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But if Obama, more ambitiously, hopes to win over the hearts of the Russian people — along the lines of his recent Cairo address, pitched over the heads of the governments of the Islamic world and straight at their citizenry — he can expect to leave disappointed.

The Russians, to start with, have never been all that enthralled with the Obama phenomenon. On the eve of his inauguration, a 17-nation poll conducted by the BBC World Service found that in every country except two, a majority of the people believed his presidency would lead to an improvement in relations between the United States and the rest of the world.

The two nations feeling otherwise were Russia and Japan. And a poll just released by the Levada Center in Moscow found that only 23 percent of Russians feel confident that Obama will “do the right thing in world affairs.”

One reason for this attitude is that the Russians do not quite share Obama’s sense of global priorities. For Obama, as for so much of the planet, global climate change is a serious and even urgent concern. But as the BBC poll found, this is not a priority for Russians, and neither is making peace between the Israelis and the Palestinians, another big agenda item for Obama and his allies.

A deeper reason for Russian skepticism of Obama, and of the Obama craze in general, goes to a core difference of temperament. Obama is prototypically American in his penchant for singing his political song in the key of optimism. For Russians, life tends to be lived in the bittersweet key of tragedy.

While the Russians are not gloomy pessimists — they have a sardonic genius for finding a way to laugh through their tears — they are skeptics on the distinctively American idea that history is all about progress. Experience, painful experience, has taught them otherwise.

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For the rest, click here.  For Situationist posts on the related concept of terror management theory, which refers to the perception that society progresses in every generation, click here.

Posted in Ideology, Life, Politics, Public Policy | Leave a Comment »

The Situation of Train Crashes

Posted by The Situationist Staff on July 6, 2009

Metrorail - from Flickr by JCKhamHere’s an excellent op-ed from last week’s Philadelphia Inquirer, titled “Sometimes Spending Saves Lives,” by Situationist Contributor Adam Benforado.

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On the first Monday of summer, nine people lost their lives when Train 112 careened into Train 214 on Washington’s Red Line Metrorail. A mother of six, a nurse, a command pilot, and a contract laborer were among the dead. Some 80 others were injured.

This accident was tragic, shocking, and heart-rending, but it may not have been unpreventable. Until the National Transportation Safety Board completes its assessment, we will not know for sure what caused the crash, but initial evidence suggests that outdated equipment and malfunctioning systems played a significant role. As Tom Davis, a former Republican congressman from Virginia, put it, “You’ve got old trains. You’ve got old tracks and old stations. … There’s a price for that.”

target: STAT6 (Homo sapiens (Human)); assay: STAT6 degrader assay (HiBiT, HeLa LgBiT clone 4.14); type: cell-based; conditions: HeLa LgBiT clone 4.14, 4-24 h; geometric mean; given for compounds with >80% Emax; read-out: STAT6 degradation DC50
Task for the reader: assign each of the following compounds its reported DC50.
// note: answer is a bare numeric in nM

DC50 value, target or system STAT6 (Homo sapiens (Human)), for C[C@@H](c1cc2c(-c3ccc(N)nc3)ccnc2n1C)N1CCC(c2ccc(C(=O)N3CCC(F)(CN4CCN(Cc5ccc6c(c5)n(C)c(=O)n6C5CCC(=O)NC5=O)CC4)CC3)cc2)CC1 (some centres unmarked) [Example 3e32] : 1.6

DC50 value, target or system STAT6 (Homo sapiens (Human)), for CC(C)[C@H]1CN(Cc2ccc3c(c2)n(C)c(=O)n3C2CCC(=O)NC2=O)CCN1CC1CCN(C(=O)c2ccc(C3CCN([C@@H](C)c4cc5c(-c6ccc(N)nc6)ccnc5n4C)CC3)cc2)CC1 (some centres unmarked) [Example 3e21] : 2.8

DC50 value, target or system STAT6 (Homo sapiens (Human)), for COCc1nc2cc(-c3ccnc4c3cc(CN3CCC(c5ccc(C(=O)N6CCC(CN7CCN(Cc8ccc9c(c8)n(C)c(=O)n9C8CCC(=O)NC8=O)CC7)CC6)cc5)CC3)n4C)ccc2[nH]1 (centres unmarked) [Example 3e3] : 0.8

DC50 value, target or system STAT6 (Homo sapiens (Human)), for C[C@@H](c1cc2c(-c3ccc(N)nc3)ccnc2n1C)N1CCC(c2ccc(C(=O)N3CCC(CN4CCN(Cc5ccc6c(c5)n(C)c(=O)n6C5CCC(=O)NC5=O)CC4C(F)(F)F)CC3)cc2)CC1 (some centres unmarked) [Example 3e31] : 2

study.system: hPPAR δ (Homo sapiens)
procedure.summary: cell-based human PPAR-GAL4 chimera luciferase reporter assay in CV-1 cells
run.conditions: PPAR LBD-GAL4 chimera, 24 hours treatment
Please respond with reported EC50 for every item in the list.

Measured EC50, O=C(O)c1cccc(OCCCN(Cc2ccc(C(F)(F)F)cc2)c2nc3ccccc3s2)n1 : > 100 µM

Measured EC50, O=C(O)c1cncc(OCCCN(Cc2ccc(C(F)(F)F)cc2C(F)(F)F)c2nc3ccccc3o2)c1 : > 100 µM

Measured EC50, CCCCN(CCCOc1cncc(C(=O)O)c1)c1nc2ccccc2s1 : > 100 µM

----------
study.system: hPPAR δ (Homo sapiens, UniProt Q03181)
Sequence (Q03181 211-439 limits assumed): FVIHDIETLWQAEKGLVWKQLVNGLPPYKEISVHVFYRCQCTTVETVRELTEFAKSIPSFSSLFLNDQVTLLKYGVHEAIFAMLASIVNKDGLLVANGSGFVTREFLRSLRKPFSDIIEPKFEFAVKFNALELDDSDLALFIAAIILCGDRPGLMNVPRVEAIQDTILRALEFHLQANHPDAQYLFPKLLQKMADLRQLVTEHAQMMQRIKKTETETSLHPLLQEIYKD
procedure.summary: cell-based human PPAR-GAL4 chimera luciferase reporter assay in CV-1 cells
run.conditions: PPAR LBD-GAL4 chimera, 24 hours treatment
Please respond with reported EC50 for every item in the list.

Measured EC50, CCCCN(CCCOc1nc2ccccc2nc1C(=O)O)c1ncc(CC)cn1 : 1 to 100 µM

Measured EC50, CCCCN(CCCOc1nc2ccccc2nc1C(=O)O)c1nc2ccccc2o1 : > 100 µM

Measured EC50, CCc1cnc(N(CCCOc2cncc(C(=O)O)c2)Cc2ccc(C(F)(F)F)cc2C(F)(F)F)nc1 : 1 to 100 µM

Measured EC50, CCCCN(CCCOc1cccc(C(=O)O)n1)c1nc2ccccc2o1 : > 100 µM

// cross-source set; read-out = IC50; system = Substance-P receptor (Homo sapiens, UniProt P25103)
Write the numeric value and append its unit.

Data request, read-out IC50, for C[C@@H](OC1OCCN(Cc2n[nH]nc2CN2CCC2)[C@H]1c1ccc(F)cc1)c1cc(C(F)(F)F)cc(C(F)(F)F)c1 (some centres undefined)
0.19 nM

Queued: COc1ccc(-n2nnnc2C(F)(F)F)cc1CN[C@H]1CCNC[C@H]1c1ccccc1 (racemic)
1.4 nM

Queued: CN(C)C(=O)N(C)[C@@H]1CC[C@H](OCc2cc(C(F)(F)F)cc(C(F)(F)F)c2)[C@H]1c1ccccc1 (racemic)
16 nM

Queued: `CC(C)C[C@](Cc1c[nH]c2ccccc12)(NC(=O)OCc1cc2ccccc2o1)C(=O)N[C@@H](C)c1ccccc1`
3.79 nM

There had been warning signs. After a 2004 crash in which Metro train cars collapsed into each other, the NTSB suggested strengthening the cars’ frames. But plans for the repairs were abandoned because of a lack of funds.

More broadly, the accident was evidence of what experts have been warning us about for years: Our infrastructure is failing. We must act now to upgrade our roads, repair our bridges and levees, improve the electrical grid, and fix drinking-water and sewer pipes – or face further dire consequences in the near future.

Standing in the way are purported men of principle preaching “fiscal responsibility” – men like Sen. Tom Coburn (R., Okla.), who has made a political career out of fighting to eliminate “wasteful spending.” Coburn’s Senate Web site explains: “Employing his rights to object to secret spending and to hold and filibuster legislation, Dr. Coburn has single-handedly saved taxpayers billions of dollars by blocking more bills than any other senator.”

Last month, Coburn released a report decrying “100 examples of questionable stimulus projects, worth $5.5 billion.” For Coburn, money spent by the government is frequently money wasted. “Real stimulus,” his report said, “includes lowering the tax and regulatory burden on hard-working families and businesses.”

On a certain level, Coburn is right. There is waste in Washington. Members of Congress often pursue pet projects for their districts at the expense of the general population. Contractors sometimes operate without oversight. There are bridges to nowhere.

The problem is that there are also bridges to somewhere – bridges that are crumbling as hundreds of thousands of us drive across them every day.

Coburn’s rhetoric doesn’t tend to distinguish between the two. Its broad brush strokes depict a “bloated” federal budget filled with “wasteful, self-serving, and often corrupt pork-barrel spending.” The national-debt ticker on Coburn’s Web site climbs furiously, suggesting all government expenditures amount to money down the drain.

The danger is that blocking funding is portrayed as victimless. Coburn is able to enjoy the upside of fighting against waste without being connected to the eventual harm done when one of his filibusters or holds derails a critical project.